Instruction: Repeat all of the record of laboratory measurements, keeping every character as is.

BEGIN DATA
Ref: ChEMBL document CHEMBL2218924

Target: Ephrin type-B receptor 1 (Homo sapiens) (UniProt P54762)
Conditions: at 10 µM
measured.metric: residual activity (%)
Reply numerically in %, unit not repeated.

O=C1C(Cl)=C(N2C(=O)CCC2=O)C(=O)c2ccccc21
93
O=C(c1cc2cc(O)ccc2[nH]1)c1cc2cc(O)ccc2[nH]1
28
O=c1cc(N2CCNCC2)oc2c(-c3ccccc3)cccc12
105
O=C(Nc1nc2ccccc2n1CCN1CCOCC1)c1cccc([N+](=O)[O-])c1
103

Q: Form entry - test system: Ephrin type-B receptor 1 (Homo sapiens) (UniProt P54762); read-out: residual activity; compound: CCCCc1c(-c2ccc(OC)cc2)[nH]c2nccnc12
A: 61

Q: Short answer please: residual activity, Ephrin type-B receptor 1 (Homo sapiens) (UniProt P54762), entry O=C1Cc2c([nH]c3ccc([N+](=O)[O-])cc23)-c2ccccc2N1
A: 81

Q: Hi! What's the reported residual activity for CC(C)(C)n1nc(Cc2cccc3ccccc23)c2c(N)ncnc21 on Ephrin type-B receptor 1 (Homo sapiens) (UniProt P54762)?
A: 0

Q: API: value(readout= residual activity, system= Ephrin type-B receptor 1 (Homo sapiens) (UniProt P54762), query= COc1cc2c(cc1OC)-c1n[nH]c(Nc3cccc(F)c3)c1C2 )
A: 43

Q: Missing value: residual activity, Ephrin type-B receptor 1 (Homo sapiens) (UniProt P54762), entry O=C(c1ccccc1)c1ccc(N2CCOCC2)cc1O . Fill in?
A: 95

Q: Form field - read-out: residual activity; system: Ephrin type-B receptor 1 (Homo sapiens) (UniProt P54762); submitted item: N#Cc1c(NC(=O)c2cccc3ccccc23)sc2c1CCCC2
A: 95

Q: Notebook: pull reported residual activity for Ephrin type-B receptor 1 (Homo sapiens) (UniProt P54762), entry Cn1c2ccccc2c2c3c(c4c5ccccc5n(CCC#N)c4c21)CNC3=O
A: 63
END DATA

Ref: ChEMBL document CHEMBL2218924

Target: Ephrin type-B receptor 1 (Homo sapiens) (UniProt P54762)
Conditions: at 10 µM
measured.metric: residual activity (%)
Reply numerically in %, unit not repeated.

O=C1C(Cl)=C(N2C(=O)CCC2=O)C(=O)c2ccccc21
93
O=C(c1cc2cc(O)ccc2[nH]1)c1cc2cc(O)ccc2[nH]1
28
O=c1cc(N2CCNCC2)oc2c(-c3ccccc3)cccc12
105
O=C(Nc1nc2ccccc2n1CCN1CCOCC1)c1cccc([N+](=O)[O-])c1
103

Q: Form entry - test system: Ephrin type-B receptor 1 (Homo sapiens) (UniProt P54762); read-out: residual activity; compound: CCCCc1c(-c2ccc(OC)cc2)[nH]c2nccnc12
A: 61

Q: Short answer please: residual activity, Ephrin type-B receptor 1 (Homo sapiens) (UniProt P54762), entry O=C1Cc2c([nH]c3ccc([N+](=O)[O-])cc23)-c2ccccc2N1
A: 81

Q: Hi! What's the reported residual activity for CC(C)(C)n1nc(Cc2cccc3ccccc23)c2c(N)ncnc21 on Ephrin type-B receptor 1 (Homo sapiens) (UniProt P54762)?
A: 0

Q: API: value(readout= residual activity, system= Ephrin type-B receptor 1 (Homo sapiens) (UniProt P54762), query= COc1cc2c(cc1OC)-c1n[nH]c(Nc3cccc(F)c3)c1C2 )
A: 43

Q: Missing value: residual activity, Ephrin type-B receptor 1 (Homo sapiens) (UniProt P54762), entry O=C(c1ccccc1)c1ccc(N2CCOCC2)cc1O . Fill in?
A: 95

Q: Form field - read-out: residual activity; system: Ephrin type-B receptor 1 (Homo sapiens) (UniProt P54762); submitted item: N#Cc1c(NC(=O)c2cccc3ccccc23)sc2c1CCCC2
A: 95

Q: Notebook: pull reported residual activity for Ephrin type-B receptor 1 (Homo sapiens) (UniProt P54762), entry Cn1c2ccccc2c2c3c(c4c5ccccc5n(CCC#N)c4c21)CNC3=O
A: 63